We found the Farm River house on a site for academic rentals, for scholars on sabbatical. Because of the pandemic, we rented it without seeing it. It is charming—quirky in a way that delights me, but isn’t always practical, with crooked stairs down to the gazebo by the water, a draped window seat, and unexpected rooms. The living room walls are panels from Yale University and date to 1920. The balcony off our bedroom, on the second floor is covered with acorns from the large oaks that loom over the house. From there, we look down on the cormorants sunning on a neighbor’s dock and a congregation of egrets wading on the opposite shore. We study the currents on the river, which flow with the tide, for we are within walking distance of the Sound. I go to sleep at night listening to the crickets and katydids, rather than helicopters and sirens.
Last night, when we returned to the Farm River house from our weekend in Boston, I saw a katydid behind the empty trash cans I was putting into the garage. He was large and green and he looked up at me, audaciously daring me to do something. He reminded me of the summer when Rosemary and I first got together, when we spent as much time as we could hidden away in my green and lilac sky-lit bedroom delighting in our new relationship, and of the katydids that several times slipped into the bedroom. I don’t know how they got in, but I lived on the top of a hill with grass, bushes, trees, and gardens, so I wasn’t surprised. They got larger as the season progressed, as our relationship grew. Rosemary would catch each one in the empty paper cup I kept on the bookcase for this purpose and put it outside. I think she enjoyed showing off her bravery and I found her rescue appealing.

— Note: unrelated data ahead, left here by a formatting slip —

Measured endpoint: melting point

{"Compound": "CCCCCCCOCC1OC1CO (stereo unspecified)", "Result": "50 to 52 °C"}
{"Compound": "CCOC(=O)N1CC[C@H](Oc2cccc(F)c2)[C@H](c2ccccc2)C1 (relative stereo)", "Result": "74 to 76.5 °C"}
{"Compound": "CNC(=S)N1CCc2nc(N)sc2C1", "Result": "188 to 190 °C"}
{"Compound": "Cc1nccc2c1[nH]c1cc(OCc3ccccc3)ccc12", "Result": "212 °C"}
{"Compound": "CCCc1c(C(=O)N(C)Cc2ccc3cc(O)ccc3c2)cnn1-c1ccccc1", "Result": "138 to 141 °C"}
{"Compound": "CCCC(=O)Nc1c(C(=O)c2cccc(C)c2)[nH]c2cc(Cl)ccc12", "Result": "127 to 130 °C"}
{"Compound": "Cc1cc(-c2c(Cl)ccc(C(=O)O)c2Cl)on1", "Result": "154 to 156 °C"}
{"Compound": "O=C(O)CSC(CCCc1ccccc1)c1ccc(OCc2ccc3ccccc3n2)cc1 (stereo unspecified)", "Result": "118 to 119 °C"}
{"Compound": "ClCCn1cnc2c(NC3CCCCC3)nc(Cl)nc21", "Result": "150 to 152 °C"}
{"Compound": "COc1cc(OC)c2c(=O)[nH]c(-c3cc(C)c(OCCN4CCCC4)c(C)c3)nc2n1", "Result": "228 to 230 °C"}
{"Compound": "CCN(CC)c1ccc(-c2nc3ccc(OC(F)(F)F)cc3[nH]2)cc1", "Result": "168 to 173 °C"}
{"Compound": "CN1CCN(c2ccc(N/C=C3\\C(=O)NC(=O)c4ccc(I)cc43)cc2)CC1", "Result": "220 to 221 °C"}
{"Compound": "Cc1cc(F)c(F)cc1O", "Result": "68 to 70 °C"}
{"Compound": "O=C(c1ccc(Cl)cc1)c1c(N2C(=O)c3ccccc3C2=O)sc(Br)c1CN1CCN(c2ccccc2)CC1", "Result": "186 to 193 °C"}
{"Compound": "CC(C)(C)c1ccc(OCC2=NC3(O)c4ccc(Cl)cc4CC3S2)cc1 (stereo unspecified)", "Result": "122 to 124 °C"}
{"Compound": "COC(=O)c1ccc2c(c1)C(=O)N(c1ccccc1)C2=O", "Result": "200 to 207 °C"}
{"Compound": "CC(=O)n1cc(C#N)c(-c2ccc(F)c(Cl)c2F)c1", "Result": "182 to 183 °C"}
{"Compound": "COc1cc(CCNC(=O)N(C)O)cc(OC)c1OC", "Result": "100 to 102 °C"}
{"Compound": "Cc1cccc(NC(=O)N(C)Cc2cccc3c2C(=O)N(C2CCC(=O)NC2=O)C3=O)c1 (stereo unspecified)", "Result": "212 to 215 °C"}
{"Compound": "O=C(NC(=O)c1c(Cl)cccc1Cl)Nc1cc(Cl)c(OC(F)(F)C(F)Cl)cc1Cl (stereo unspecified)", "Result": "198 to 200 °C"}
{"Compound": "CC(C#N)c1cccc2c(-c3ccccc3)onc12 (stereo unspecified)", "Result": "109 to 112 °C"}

I also have several recordings of insect, peeper, bird, and katydid concerts that I taped in Maine before we sold our house there. I know, it is a dubious occupation to try to capture the ambiance of a place, hoping to be transported back when one can no longer be there. Here on the Farm River, though, I experience a hint of Maine, when I close my eyes and listen to the night songs.
We watch the rising cases of coronavirus in Europe, listen to predictions of the arrival of the second wave here, and bemoan the politics that thwart good public health policy. Rosemary and I sit across from each other on little couches in our new dining room, a glassed-in porch. I watch a woman, paddle-boarding against the current—her backdrop, the pink clouds of the setting sun. I push the Covid concerns from my mind.
Before the winter is the autumn, and the deciduous trees that line the banks of the river will color and fall. Before the snow flies, Rosemary and I will sit on our acorn-covered balcony and drink morning beverages. Before icy frost covers the windows are crisp days sitting in the fresh air of the gazebo with family and friends. And before the calendar changes to winter, we will work to elect a new president. Right now, I am busy listening to the crickets and katydids.